Sock owls and turkeys

Time to catch up with my blog posting.  Last week, in addition to some quilting that I was doing on my own, I had some fun with my sewing students.  They had been begging to make some stuffed animals, and of course, I needed to come up with something different for the repeat students.  I have a range of ages and skills, as always, my projects need to work for everyone.  Three of the kids sewed with me last year and, as their instructor, I want to push their skills and see how much further they can go with new projects. However, my youngest student is a true beginner who is so proud of himself each week that you just can’t help but smile!!

A sock animal is always fun and I looked at Pinterest to get some general ideas.  I have to say, I couldn’t find turkeys, but challenge accepted.  I designed a rather strange looking turkey but I knew that my kids would jazz it up and make it their own.  While it is tempting for me to spend hours making my own creative animal, I never want my samples to be too perfect, or too fancy. I consider it a success if my projects are looked at for the technique and not for my specific ideas.

This project required socks, easy-to-cut-felt, fiberfil stuffing, old buttons, fabric glue and our machines.  To fix anything loose so that all the animals could go home that day, I  brought my glue gun as well.  Given the ages of the kids, and the strong heat of my glue gun, I did any touchup glueing that was needed.   I keep wanting to get a cool glue gun and until I do, no children will use my extraordinarily hot one.

A quick trip to Amazing Savings for some inexpensive, colorful and wild socks and I had plenty of choices for everyone.  Naturally, these kids didn’t disappoint and everyone loved choosing a fun sock and especially stuffing them.  Some of the kids understood how to incorporate the sock heel into the design of the animal face.  The student who made the pink owl below actually used a zigzag stitch for the first time.  I loved listening to her explain it to a classmate.  “I just changed this button here and then it sewed back and forth like this.”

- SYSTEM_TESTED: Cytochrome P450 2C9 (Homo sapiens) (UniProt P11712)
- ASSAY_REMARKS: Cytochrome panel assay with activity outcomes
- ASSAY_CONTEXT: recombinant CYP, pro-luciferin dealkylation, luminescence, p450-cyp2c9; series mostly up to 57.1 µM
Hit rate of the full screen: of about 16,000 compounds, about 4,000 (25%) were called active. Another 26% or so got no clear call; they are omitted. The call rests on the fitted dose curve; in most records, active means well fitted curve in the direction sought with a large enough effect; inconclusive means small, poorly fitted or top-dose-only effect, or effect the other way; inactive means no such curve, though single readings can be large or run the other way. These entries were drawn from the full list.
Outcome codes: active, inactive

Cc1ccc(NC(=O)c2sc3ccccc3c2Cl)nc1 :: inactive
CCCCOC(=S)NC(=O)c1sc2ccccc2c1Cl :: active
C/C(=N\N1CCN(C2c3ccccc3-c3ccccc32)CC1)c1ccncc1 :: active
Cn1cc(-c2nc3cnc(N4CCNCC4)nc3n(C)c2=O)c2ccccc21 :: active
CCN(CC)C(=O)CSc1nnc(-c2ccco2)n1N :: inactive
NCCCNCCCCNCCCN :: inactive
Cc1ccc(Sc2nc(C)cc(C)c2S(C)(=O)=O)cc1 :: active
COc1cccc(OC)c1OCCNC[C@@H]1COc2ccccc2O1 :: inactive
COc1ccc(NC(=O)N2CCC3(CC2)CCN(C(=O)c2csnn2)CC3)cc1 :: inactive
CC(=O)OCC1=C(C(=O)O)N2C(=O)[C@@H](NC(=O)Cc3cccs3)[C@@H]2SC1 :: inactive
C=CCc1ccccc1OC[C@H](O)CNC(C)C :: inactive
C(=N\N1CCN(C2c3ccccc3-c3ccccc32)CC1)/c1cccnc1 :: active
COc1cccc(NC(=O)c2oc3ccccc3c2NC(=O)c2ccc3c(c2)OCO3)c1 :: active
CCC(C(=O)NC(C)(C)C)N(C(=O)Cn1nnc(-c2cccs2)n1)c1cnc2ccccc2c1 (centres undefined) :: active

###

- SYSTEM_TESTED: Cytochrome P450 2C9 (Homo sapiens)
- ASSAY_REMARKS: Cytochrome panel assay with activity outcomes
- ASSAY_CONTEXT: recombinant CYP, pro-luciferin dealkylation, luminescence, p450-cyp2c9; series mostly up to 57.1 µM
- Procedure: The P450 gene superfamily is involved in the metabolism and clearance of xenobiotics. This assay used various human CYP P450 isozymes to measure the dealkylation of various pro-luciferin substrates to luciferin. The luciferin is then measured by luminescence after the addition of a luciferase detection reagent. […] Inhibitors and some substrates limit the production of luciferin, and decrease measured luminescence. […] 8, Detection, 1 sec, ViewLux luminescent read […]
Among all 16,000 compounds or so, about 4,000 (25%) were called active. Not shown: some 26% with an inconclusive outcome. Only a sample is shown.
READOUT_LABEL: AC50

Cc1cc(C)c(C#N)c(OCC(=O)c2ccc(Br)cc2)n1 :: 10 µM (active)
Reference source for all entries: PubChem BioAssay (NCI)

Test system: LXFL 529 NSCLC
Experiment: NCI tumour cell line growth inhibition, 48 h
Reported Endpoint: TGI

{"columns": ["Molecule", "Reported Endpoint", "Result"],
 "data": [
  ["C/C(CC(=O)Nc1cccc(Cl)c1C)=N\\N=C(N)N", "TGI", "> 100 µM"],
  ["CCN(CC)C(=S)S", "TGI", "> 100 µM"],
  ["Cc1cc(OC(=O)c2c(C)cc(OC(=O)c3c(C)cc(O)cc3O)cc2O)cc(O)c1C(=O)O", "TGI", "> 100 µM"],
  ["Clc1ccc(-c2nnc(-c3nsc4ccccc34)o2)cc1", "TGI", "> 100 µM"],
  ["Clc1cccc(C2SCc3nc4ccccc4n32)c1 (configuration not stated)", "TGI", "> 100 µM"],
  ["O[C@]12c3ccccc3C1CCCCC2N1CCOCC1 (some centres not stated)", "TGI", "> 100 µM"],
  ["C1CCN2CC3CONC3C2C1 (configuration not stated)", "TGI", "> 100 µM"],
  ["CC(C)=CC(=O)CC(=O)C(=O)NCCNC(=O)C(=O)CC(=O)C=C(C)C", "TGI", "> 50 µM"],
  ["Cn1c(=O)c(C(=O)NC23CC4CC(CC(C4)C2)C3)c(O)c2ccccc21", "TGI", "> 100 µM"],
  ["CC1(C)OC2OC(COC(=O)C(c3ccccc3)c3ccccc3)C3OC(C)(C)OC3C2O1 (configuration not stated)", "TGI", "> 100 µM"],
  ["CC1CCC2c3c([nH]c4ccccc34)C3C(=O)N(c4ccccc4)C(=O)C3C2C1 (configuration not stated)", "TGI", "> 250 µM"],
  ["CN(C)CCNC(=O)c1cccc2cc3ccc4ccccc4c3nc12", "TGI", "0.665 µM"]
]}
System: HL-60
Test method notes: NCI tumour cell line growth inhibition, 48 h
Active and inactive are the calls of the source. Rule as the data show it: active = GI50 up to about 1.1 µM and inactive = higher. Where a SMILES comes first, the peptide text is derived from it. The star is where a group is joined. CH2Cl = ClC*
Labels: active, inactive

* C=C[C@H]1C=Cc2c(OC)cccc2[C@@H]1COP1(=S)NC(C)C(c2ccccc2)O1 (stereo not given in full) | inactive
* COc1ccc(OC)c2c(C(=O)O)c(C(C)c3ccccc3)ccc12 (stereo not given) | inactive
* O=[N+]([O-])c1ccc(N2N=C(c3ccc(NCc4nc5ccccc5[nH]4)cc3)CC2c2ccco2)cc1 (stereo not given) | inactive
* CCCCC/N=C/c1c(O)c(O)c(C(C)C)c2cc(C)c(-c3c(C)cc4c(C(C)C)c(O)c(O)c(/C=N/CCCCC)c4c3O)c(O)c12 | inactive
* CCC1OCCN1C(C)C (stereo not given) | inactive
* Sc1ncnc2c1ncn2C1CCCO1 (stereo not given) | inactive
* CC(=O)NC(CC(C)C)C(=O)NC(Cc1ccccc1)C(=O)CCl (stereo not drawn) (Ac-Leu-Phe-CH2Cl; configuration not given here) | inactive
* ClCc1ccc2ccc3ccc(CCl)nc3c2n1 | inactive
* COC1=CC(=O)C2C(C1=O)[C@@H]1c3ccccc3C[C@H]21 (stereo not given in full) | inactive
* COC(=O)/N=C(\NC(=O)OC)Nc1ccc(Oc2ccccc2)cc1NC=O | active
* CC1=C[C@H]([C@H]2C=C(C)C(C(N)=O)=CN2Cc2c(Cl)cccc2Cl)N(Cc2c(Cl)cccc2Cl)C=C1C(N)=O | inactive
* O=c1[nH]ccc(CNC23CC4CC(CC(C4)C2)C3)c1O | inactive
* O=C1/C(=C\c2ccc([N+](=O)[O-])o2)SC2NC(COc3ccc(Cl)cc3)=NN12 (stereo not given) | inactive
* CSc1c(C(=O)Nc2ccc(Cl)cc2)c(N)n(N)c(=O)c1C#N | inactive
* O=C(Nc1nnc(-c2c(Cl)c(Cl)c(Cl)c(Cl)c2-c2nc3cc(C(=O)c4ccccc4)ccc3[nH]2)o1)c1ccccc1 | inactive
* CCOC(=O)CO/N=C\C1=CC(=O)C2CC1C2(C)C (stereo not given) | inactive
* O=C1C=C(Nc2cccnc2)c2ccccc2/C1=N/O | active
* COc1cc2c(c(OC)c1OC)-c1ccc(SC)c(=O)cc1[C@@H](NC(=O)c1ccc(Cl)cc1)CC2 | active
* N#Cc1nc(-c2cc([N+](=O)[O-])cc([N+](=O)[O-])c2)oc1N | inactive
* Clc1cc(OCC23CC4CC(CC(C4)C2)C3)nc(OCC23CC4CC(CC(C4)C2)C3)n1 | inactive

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This student designed a unique pink owl, which has the perfect white face from the heel of the sock.  What you can’t tell is that she wanted “actual fabric wings” for her bird.  Using the sewing machine, she zigzagged a floral pink fabric onto felt and then cut around the stitching for the wings.  I do love the requisite pink belly button on this gorgeous owl.

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This turkey, before it had the feathers added, really looked like an owl and I was corrected several times.  I love how this student used the argyle pattern brilliantly for the eyes.  She insisted on writing her name on the leg of the turkey.  (As a mom of multiples myself, I am sure that has something to do with the fact that her twin sister made one as well!)

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Love these sock turkeys.  These boys insisted on sewing on the eyes because it’s “cool”.  It is impressive that they stuck with it despite the extra time that it took.  I do love how the girls in the class pointed out that the boys match their turkeys.

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My newest student with the least sewing experience is coming along so nicely.  I love that he made a nose with a loose pom pom that he found in the button box.  Each of the buttons that he did choose are also quite unique.  What a young designer in the making!!

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Almost forgot this lovely turkey, which has some girly accessories.  She is wearing a necklace and a pink feather fascinator.

This lesson had a limited amount of sewing, just closing up the head, but even that was not as easy as it looked.  Some of us had turkeys and owls that were too fat to fit under the sewing machine.  While some had animals that were too skinny and needed more stuffing.  This project was a chance for everyone to go at their own pace and make something fun that could go home and start the Thanksgiving mood.  While the older boys sewed the button eyes on their projects, the younger kids “cheated” a bit and used fabric glue.   By the end of the year, everyone will need to sew a button in the class, but we can get there slowly.  Even professional quilters and tailors use fabric glue once in awhile, so I think it’s just fine.

Several kids commented that you can really make almost anything with a sock, which thrilled me.  I wouldn’t be surprised if some odd socks are turned into little creatures in their spare time.

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3 responses to “Sock owls and turkeys

    • Thanks. It was so fun. They really loved it. Tomorrow we’re making hot pads so stay tuned for those. They have been talking about Thanksgiving and it’s been nice having them help decide what they want to make next. The youngest boy in my class is beyond adorable!!! He often says, “I don’t like pins or needles. They scare me because they can hurt you. But I’m learning to like them.”

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